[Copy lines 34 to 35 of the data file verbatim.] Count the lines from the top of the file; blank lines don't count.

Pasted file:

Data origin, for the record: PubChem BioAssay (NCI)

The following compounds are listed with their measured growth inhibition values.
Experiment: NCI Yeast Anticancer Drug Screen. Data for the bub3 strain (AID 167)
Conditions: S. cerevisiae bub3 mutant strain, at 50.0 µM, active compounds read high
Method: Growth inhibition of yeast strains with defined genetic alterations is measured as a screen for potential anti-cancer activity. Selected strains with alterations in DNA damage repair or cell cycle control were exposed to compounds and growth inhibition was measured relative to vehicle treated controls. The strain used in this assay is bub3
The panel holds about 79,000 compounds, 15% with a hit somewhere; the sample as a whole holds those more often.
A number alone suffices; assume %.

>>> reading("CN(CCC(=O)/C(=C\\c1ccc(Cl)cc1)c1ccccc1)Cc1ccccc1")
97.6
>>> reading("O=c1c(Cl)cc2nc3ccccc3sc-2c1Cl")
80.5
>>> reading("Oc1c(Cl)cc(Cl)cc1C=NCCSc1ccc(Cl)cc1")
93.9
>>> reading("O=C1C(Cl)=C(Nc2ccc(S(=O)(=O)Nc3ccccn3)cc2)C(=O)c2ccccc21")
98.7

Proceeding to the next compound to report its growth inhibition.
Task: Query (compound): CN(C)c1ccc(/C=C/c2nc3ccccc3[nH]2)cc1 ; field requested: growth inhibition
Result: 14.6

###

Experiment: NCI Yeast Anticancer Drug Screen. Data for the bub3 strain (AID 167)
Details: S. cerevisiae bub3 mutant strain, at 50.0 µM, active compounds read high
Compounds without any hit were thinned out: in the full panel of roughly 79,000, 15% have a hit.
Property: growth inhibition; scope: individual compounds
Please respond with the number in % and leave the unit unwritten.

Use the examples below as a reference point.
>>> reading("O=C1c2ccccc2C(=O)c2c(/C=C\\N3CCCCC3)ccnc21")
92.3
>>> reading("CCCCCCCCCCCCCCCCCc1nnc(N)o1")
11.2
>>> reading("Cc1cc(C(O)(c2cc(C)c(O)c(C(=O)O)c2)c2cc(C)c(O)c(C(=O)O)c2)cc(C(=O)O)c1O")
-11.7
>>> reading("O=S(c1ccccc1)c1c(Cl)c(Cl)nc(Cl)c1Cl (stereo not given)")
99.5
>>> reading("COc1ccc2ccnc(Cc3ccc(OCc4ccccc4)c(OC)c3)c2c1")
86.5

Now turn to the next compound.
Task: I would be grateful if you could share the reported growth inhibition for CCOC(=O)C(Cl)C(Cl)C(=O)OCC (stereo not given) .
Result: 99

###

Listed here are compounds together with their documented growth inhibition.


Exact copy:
>>> reading("COc1ccc2ccnc(Cc3ccc(OCc4ccccc4)c(OC)c3)c2c1")
86.5